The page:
carbon credits and States willing to tax him NOTHING to come into their state.
      BTW, Schumer is Sen from NY…..what deal does Musk have for solar panel production in NY regarding paying taxes…
      Isnt big money paying fair taxes the mantra of the Dems?

      • Tom S. says:

        Well, that’s the point, TESLA has the full and complete backing of the US government, so it’s a no lose investment. Unless there is a signal the US government that the subsidies for EVs will end, and that Tesla isn’t TBTF, why put your money anywhere else?

        • Duke says:

          except Biden is angling to give a BIGGER EV subsidy to union automakers than Tesla. I would in fact argue that they should not subsidize Tesla at all. Makes no sense to subsidize something that is selling like hotcakes.

    • otishertz says:

      Just believe and everything will be fine.

    • Depth Charge says:

      Right. He’s so concerned about pollution from ICE vehicles that he’s burning up the ozone in untold fashion with rocket fuel.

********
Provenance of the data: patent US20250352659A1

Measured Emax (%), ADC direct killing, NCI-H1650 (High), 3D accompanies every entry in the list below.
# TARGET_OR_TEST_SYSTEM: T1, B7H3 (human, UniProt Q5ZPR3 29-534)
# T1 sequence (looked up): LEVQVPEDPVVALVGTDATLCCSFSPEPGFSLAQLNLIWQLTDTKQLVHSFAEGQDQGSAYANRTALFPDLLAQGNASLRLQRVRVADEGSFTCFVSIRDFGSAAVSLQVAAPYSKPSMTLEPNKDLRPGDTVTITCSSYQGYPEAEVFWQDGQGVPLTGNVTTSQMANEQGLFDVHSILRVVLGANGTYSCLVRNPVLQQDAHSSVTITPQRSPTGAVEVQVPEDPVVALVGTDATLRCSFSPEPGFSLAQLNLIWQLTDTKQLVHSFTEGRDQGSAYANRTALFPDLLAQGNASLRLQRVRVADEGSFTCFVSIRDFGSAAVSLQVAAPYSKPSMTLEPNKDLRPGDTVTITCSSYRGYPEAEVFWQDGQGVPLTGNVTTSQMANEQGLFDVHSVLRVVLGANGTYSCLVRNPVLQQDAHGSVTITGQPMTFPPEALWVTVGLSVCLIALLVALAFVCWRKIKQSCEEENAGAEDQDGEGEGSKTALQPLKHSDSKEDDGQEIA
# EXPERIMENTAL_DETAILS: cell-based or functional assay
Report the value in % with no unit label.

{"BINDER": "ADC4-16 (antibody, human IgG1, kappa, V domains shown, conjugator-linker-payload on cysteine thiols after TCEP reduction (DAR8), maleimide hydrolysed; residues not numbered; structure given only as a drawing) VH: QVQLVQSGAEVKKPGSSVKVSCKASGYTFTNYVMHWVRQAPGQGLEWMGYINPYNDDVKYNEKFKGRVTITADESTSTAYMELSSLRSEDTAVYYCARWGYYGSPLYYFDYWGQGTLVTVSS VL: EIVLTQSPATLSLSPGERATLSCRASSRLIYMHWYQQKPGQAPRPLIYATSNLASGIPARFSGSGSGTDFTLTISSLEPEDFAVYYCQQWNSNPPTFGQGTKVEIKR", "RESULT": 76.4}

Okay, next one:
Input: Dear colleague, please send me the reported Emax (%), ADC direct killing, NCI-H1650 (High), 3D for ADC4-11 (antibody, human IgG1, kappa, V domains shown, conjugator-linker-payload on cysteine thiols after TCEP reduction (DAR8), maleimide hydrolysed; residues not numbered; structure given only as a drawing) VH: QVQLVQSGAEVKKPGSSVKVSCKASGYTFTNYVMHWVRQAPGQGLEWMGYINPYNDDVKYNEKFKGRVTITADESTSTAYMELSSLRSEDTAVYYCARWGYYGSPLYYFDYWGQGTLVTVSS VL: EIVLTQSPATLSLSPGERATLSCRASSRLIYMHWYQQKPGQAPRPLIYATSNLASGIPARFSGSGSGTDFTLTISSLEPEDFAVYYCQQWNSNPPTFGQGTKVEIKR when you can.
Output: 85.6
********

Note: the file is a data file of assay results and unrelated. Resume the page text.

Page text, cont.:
22. breamrod says:

    there’s a rat in the woodpile here for sure. Someone made a pile of money today in Tesla calls. Wouldn’t surprise me if its the hertz folks. Who is liable if one of the these Tesla melts down and burns up a entire hertz rental location? Hertz or Tesla or both?

    • Anthony A. says:

      Or burns up a family of four during a rental on vacation?

    • Duke says:

      Come on guys. ICE cars burn up more often per mile than Teslas. Tesla just makes the news more cuz we are scared of new things. Stop your slandering.

  23. Island Teal says:

    Tesssla…..the whole deal, both sides, is just part of the ongoing stonk market scam. As we all know Elon mfgs and sells stock. Now you add the spac of H and it just gets better 🤑💸😂😂

  24. Bet says: